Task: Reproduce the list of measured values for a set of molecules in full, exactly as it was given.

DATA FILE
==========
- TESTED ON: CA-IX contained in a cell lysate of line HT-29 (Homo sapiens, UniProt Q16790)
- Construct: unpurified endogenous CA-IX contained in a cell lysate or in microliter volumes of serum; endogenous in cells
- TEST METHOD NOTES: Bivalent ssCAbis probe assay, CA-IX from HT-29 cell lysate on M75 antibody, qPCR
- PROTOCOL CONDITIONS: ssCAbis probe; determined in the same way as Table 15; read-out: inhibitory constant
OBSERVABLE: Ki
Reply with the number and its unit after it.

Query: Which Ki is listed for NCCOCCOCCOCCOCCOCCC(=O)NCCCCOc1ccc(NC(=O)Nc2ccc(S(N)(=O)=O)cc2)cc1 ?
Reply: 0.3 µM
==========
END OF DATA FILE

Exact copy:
- TESTED ON: CA-IX contained in a cell lysate of line HT-29 (Homo sapiens, UniProt Q16790)
- Construct: unpurified endogenous CA-IX contained in a cell lysate or in microliter volumes of serum; endogenous in cells
- TEST METHOD NOTES: Bivalent ssCAbis probe assay, CA-IX from HT-29 cell lysate on M75 antibody, qPCR
- PROTOCOL CONDITIONS: ssCAbis probe; determined in the same way as Table 15; read-out: inhibitory constant
OBSERVABLE: Ki
Reply with the number and its unit after it.

Query: Which Ki is listed for NCCOCCOCCOCCOCCOCCC(=O)NCCCCOc1ccc(NC(=O)Nc2ccc(S(N)(=O)=O)cc2)cc1 ?
Reply: 0.3 µM